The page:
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Please help me understand the Rear Sway Bar argument

Discussion in 'Suspension' started by gdiep, Feb 20, 2020.

  1. Feb 20, 2020 at 8:15 AM
    #1
    gdiep

    gdiep [OP] I like cookies

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    First: stock suspension, stock size tires 275-65-18, no lifts/shims

    I want to put on a rear sway bar to improve the "side to side" motions on curvy 2 lane roads.

    However, I also frequent a highway with concrete road surfaces that cause my truck to bounce around all over already.

    So I don't want to make that worse with a rear sway bar.

    I've read many of the threads around the rear sway bar and the feedback seems to be inconsistent.

    I just want to know, will the "bouncing rear end on concrete highways" get worse when I add the rear sway bar?
     
  2. Feb 20, 2020 at 8:27 AM
    #2
    Rex Kramer

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    Tundra rear suspensions are designed to haul / tow weight, and the rear will bounce around when there is no weight in the bed or weight attached to the trailer hitch.

    Is your trucks bed empty most of the time?

    As for the anti-roll bar, it will firm up the rear a bit and it may make an empty bed feel like it's bouncing more. Install the bar, secure some weight in the bed, and enjoy the improved stability in the turns.
     
    Last edited: Feb 20, 2020
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  3. Feb 20, 2020 at 8:31 AM
    #3
    SprinterAE86

    SprinterAE86 New Member

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    You need to upgrade your socks also if you still have oem.
     
  4. Feb 20, 2020 at 8:40 AM
    #4
    Hbjeff

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    The bed bounce is due to the wheel base and the amount of flex our frames allow. It’s really just a bad combination that is an unfortunate design flaw

    The sway bar does not add spring rate, it has links that allow it to move up and down with the axle.
     
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  5. Feb 20, 2020 at 8:56 AM
    #5
    Redrider29

    Redrider29 HARDTRD

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    The bounce is not just a Toyota thing. My F250 bounced soo much it felt like it was going g to fall apart...which it eventually did.
     
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  6. Feb 20, 2020 at 9:09 AM
    #6
    multimile

    multimile New Member

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    We have a couple bed bounce highways around the Denver area, I didn't notice any more bounce after installing the sway bar.
     
  7. Feb 20, 2020 at 9:14 AM
    #7
    blackoutt

    blackoutt YEAH BUDDY!

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    For your preferences I would say add the sway bar. I agree with all above that it will not increase any of the bed bounce.
     
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  8. Feb 20, 2020 at 9:15 AM
    #8
    KnuckleHD

    KnuckleHD New Member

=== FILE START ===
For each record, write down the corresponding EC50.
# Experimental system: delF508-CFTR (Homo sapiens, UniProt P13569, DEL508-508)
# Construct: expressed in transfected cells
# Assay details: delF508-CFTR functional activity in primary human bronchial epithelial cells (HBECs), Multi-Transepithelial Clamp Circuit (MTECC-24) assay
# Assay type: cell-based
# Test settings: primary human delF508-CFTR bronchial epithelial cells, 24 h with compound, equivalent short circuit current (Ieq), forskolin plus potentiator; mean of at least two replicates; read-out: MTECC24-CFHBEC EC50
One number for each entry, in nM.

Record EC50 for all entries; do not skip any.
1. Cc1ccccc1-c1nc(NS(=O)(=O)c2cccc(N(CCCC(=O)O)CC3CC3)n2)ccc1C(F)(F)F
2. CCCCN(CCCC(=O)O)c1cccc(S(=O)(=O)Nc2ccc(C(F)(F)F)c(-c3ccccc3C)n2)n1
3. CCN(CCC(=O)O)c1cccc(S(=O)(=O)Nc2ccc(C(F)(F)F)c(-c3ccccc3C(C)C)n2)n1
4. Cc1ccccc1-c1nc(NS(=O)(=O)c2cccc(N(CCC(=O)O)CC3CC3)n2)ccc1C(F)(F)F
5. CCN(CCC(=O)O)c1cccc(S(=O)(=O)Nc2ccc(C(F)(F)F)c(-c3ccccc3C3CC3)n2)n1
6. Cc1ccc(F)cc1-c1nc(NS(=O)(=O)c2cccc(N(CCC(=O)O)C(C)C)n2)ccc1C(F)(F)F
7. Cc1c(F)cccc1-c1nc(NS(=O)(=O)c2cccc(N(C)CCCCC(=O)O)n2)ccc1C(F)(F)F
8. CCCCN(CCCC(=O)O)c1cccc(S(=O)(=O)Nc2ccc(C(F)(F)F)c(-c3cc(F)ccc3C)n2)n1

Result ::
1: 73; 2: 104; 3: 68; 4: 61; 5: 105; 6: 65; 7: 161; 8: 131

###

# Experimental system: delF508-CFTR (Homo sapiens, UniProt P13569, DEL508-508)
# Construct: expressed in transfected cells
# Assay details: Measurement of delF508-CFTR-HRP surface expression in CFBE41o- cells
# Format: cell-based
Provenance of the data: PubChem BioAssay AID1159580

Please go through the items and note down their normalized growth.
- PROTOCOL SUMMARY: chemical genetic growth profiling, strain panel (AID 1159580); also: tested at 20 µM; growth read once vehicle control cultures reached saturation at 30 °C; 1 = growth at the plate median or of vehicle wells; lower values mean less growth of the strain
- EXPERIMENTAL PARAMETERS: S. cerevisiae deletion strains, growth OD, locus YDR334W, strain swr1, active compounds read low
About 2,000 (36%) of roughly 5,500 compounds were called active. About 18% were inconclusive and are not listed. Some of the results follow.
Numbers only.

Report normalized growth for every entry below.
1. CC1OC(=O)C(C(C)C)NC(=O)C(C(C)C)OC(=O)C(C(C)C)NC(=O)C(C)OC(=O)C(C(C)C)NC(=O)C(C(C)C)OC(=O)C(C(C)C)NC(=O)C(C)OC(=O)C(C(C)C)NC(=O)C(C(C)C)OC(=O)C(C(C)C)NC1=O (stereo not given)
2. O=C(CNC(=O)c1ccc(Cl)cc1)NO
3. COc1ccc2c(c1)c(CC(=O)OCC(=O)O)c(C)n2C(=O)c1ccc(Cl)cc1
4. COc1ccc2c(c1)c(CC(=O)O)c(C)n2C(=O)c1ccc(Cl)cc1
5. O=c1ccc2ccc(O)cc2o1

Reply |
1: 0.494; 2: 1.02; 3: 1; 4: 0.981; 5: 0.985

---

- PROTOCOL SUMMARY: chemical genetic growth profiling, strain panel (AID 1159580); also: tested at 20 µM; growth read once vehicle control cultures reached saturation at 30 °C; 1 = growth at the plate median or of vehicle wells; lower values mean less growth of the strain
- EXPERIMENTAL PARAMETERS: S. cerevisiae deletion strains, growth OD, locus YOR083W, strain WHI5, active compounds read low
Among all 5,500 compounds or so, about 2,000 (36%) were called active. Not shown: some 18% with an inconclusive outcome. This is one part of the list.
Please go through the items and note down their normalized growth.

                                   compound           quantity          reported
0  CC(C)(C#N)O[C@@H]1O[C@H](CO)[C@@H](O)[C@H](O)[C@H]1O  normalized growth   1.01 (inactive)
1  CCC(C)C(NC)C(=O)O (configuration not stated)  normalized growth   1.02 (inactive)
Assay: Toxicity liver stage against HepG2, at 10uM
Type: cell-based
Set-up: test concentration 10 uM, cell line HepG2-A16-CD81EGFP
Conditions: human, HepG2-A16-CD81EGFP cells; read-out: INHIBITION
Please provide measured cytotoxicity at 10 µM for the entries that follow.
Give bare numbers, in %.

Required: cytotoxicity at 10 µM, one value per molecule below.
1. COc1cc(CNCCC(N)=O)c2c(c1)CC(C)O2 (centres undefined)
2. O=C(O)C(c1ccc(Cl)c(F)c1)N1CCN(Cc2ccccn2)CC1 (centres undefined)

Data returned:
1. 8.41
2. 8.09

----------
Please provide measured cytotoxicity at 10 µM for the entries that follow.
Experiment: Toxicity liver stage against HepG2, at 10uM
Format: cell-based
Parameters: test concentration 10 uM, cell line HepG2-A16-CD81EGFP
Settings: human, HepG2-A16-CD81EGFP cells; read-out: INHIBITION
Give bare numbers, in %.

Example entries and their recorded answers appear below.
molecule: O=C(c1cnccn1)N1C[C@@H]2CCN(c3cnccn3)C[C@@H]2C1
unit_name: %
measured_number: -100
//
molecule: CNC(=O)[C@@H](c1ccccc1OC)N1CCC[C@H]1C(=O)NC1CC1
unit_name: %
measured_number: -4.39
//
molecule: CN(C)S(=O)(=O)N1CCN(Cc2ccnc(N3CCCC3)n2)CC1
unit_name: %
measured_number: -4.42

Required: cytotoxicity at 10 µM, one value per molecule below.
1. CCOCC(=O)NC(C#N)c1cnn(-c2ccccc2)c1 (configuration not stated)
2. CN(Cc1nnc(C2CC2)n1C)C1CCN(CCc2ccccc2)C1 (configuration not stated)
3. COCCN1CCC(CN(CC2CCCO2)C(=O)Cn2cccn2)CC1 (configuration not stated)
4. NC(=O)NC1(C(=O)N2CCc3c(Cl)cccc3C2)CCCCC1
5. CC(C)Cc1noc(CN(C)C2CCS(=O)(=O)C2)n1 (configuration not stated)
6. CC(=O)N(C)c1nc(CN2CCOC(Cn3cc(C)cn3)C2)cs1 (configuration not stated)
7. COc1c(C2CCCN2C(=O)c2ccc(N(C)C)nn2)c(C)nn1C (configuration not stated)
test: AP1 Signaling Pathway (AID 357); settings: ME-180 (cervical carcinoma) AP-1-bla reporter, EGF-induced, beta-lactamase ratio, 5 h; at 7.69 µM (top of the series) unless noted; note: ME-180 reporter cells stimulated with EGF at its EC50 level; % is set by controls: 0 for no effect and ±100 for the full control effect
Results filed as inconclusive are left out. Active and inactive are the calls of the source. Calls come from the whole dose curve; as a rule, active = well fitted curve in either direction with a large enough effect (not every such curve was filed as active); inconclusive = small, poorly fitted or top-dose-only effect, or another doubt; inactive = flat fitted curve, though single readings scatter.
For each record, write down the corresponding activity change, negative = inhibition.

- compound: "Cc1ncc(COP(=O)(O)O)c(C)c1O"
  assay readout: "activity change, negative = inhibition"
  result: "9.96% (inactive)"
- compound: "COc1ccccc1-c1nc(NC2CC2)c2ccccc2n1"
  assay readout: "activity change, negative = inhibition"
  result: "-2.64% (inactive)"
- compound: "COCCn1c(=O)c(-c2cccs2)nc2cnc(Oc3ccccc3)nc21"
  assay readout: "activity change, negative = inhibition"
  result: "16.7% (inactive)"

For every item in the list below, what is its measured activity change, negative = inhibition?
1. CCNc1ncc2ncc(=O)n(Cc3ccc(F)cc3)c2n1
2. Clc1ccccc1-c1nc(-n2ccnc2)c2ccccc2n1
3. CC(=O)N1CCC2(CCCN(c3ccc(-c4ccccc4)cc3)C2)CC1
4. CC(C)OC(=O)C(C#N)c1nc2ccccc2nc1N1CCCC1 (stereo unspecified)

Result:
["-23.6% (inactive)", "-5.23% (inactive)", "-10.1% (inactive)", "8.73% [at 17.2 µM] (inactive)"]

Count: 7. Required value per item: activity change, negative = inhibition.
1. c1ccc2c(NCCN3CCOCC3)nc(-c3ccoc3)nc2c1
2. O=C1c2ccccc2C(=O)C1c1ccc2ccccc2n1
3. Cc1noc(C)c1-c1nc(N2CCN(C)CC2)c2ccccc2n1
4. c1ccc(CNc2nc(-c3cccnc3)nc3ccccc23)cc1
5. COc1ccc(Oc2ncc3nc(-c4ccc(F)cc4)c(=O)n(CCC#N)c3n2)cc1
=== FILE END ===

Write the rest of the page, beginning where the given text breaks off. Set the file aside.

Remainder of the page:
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    Bed bounce and sway are two different issues so that’s probably why you’re getting inconsistent feedback. For the purposes of sway control and improved handling, I’d say 9/10 folks would recommend the sway bar. Myself included. If you don’t plan on lifting the truck, get some Coachbuilder +1 shackles with poly bushings. You’ll feel a noticeable difference in the bed bounce on rough roads. That being said, it’s still a truck and will ride as such when that bed is empty...
    Upgraded suspension will help as well but it doesn’t sound like you’re interested in going down that path.
     
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  9. Feb 20, 2020 at 9:15 AM
    #9
    19TurdPro

    19TurdPro New Member

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    The bounce is because it's a truck. A truck is built to take a load on the bed/hitch, so it has a heavier spring rate. Pre-load the springs a little and it goes away 100%. Throw about 200lbs of sand bags in the back of the bed and you'll see what I mean.
    The sway bar will not exaggerate the bed bounce from segmented highways. It will exaggerate scenarios where one wheel has to articulate significantly since you've effectively connected the two wheels with the RSB.

    You'll probably feel potholes more, but not a segmented highway.
     
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  10. Feb 20, 2020 at 9:18 AM
    #10
    focal

    focal and the Warthog

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    I only really notice it when I go through a dip at a less than 90 angle. It rebounds much quicker which is the nature of a sway bar. If both rear wheels hit the dip at the same time, it’s unnoticeable.
     
  11. Feb 20, 2020 at 9:22 AM
    #11
    Rex Kramer

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    No it's not a design flaw, it's a truck with a live axle sprung by leaf packs.

    Adding an anti-roll bar is one of the best mods you can make to a Tundra that spends most of it's time on improved road surfaces - just do it.
     
  12. Feb 20, 2020 at 10:44 AM
    #12
    gdiep

    gdiep [OP] I like cookies

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    What will the shackles and poly bushings do?

    No plans to do any suspension work on the truck. This is my wife's DD and our tow vehicle for the travel trailer. Just looking for ways to smooth out the ride. Its a 2014 with only 50,xxx ish miles on it. I'm trying to get a smooth ride out of it.
     
  13. Feb 20, 2020 at 10:49 AM
    #13
    gdiep

    gdiep [OP] I like cookies

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    This is a 2014 with only 50,xxx ish miles. I don't want to lift the vehicle, but am interested in reasonable ways to improve the ride quality (make it smoother). I only have p rated tires.

    I am not opposed to putting new shocks on the truck, but I have read on this forum that the stock black shocks are the "smoothest" ride already. I don't think my shocks are bad since it only occurs on this concrete highway. But if there were shocks that made a smoother ride (within reasonable cost) I will put that on my list of things to do in the near future.
     
  14. Feb 20, 2020 at 10:57 AM
    #14
    gdiep

    gdiep [OP] I like cookies